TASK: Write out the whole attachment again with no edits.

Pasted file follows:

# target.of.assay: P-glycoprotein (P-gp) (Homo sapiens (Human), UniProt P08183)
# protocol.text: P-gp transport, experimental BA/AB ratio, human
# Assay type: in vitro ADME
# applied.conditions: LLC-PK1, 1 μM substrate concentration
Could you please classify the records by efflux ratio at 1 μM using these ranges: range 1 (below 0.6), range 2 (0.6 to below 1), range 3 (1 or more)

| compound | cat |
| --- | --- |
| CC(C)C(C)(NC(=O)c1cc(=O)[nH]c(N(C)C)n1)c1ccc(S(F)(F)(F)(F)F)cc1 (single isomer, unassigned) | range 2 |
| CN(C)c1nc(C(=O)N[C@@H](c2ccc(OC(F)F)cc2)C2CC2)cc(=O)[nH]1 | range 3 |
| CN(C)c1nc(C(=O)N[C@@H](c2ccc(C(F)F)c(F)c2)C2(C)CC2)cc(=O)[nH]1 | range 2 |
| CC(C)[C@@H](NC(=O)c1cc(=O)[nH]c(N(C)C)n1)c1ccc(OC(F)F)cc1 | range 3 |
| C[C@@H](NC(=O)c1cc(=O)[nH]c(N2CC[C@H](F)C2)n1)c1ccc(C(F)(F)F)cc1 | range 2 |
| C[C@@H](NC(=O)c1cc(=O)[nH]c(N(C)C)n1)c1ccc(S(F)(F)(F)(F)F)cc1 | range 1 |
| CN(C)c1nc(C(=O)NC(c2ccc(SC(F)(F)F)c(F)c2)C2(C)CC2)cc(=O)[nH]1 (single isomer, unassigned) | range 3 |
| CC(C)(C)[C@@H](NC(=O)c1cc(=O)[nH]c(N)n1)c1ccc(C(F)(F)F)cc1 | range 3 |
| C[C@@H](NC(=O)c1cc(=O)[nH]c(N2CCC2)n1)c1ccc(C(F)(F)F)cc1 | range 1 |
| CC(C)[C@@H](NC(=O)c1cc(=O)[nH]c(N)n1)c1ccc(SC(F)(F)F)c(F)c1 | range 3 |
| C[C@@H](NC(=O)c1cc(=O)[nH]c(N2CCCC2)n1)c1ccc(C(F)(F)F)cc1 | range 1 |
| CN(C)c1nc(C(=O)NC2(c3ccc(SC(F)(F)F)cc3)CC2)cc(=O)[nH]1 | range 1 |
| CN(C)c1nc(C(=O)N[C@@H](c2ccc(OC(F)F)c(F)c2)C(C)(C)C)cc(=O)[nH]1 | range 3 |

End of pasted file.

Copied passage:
# target.of.assay: P-glycoprotein (P-gp) (Homo sapiens (Human), UniProt P08183)
# protocol.text: P-gp transport, experimental BA/AB ratio, human
# Assay type: in vitro ADME
# applied.conditions: LLC-PK1, 1 μM substrate concentration
Could you please classify the records by efflux ratio at 1 μM using these ranges: range 1 (below 0.6), range 2 (0.6 to below 1), range 3 (1 or more)

| compound | cat |
| --- | --- |
| CC(C)C(C)(NC(=O)c1cc(=O)[nH]c(N(C)C)n1)c1ccc(S(F)(F)(F)(F)F)cc1 (single isomer, unassigned) | range 2 |
| CN(C)c1nc(C(=O)N[C@@H](c2ccc(OC(F)F)cc2)C2CC2)cc(=O)[nH]1 | range 3 |
| CN(C)c1nc(C(=O)N[C@@H](c2ccc(C(F)F)c(F)c2)C2(C)CC2)cc(=O)[nH]1 | range 2 |
| CC(C)[C@@H](NC(=O)c1cc(=O)[nH]c(N(C)C)n1)c1ccc(OC(F)F)cc1 | range 3 |
| C[C@@H](NC(=O)c1cc(=O)[nH]c(N2CC[C@H](F)C2)n1)c1ccc(C(F)(F)F)cc1 | range 2 |
| C[C@@H](NC(=O)c1cc(=O)[nH]c(N(C)C)n1)c1ccc(S(F)(F)(F)(F)F)cc1 | range 1 |
| CN(C)c1nc(C(=O)NC(c2ccc(SC(F)(F)F)c(F)c2)C2(C)CC2)cc(=O)[nH]1 (single isomer, unassigned) | range 3 |
| CC(C)(C)[C@@H](NC(=O)c1cc(=O)[nH]c(N)n1)c1ccc(C(F)(F)F)cc1 | range 3 |
| C[C@@H](NC(=O)c1cc(=O)[nH]c(N2CCC2)n1)c1ccc(C(F)(F)F)cc1 | range 1 |
| CC(C)[C@@H](NC(=O)c1cc(=O)[nH]c(N)n1)c1ccc(SC(F)(F)F)c(F)c1 | range 3 |
| C[C@@H](NC(=O)c1cc(=O)[nH]c(N2CCCC2)n1)c1ccc(C(F)(F)F)cc1 | range 1 |
| CN(C)c1nc(C(=O)NC2(c3ccc(SC(F)(F)F)cc3)CC2)cc(=O)[nH]1 | range 1 |
| CN(C)c1nc(C(=O)N[C@@H](c2ccc(OC(F)F)c(F)c2)C(C)(C)C)cc(=O)[nH]1 | range 3 |